Raising the pickups is an idea. I haven't touched the factory setup on the pups.
  9. moonbaby

    moonbaby Mmmmmm Well-Known Member

    Rosemary!!!! Are those color-coordinated cables to match the basses?!?!? How chic!!!
  10. corrupted

    corrupted Guest

    Fair enough, you're right... I didn't realize it was all post processed EQ.

    I would try experimenting with the pickups first because it's easy as pie to try. Go to the extremes and try different angles (lower strings closer to the pickups is usually how I have it so they cut clearer).
    If that doesn't seem to fix it try going active again and see if you can get some more life out of it. It may be worth it, but I like passive most of the time myself.
    My suggestion of different cords probably isn't as noticable by others, I'm just a snob when it comes to cords sometimes. I notice a difference, and I hate monster cables. But I'm an ass anyway! :lol:

    I should add, I have a Carvin 6-string active bass, with no option for passive. I get some INSANELY good tone out of that bass. Other actives haven't given me the same tone, so I shy away from them... but that carvin sounds like a gem. I think on that bass I have the pickups pretty close to the strings to get more life out of them, too.
  11. Rosemary

    Rosemary Guest

  12. Markd102

    Markd102 Well-Known Member

    Time for new pickups?

    Otherwise, do you have any noise filtering plugins? Digidesign's DINR.... Waves X-noise etc. Bass is one of the easiest instruments to filter out hiss.
  13. bassmutant

    bassmutant Guest

  14. Rosemary

    Rosemary Guest

  15. corrupted

    corrupted Guest

    I forgot to mention that. I am mainly a guitarist, so I tend to play with a pick. I believe that my pickups are far enough away that I don't smack into them when I play with my fingers, though. But definitely a good point.
  16. Reggie

    Reggie Well-Known Member

    I dunno...a lot of us are probably ugly buggers by comparison! :p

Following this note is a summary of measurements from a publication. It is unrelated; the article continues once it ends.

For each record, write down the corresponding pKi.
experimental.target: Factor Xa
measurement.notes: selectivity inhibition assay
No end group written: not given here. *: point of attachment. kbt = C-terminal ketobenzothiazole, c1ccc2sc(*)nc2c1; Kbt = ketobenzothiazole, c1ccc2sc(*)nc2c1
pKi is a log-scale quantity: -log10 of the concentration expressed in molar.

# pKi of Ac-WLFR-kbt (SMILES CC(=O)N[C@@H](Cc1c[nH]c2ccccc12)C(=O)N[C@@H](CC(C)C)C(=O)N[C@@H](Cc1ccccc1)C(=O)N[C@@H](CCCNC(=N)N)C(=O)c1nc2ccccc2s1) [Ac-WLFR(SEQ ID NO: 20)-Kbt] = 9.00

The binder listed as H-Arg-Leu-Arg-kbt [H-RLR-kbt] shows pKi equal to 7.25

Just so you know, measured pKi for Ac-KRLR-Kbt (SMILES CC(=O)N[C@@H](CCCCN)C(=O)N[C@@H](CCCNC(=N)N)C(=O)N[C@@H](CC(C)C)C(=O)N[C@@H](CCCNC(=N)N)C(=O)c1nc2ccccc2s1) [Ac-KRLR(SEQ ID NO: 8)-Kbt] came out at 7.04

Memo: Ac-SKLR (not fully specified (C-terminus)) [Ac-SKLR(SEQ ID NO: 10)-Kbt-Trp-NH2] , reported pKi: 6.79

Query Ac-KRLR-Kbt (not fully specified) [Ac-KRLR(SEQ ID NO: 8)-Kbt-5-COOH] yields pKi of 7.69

But back on topic, some basses just aren't good recording basses, IME. They can sound killer live, but something just isn't there when trying to record it direct. Your EQing doesn't really seem that extreme to me, but I would focus on micing up an amp if you aren't getting the sound you want direct. If you can't get the desired brightness there, then maybe you just have a dud bass?

    EDIT: Actually, that first reply pretty much sums it up...so nevermind me!
  17. Rosemary

    Rosemary Guest

  18. corrupted

    corrupted Guest

    Another idea would be to try a different DI, just to be sure that you're getting the right results out of the Brick. Try a SansAmp DI, they're about $200 new.


    I like them because they're cake to use, and they seem to work well from my limited experience with them...
  19. Shindog

    Shindog Active Member

    You say your strings are "in good shape" if you are recording you should use new strings(give them 24hrs to stretch) bass strings go dead very quickly and will give you a $*^t, muddy, no definition sound.
    Have your bass checked by a reputable guitar tech, the active eq should be noise free.
    EQ should be reasonable flat with a little boost @ 125hz and cut at 30, 60,200,250hz.
    try some compression
  20. TheArchitect

    TheArchitect Active Member

    Always an option but there are a number of things to experiment with before I start throwing money at it.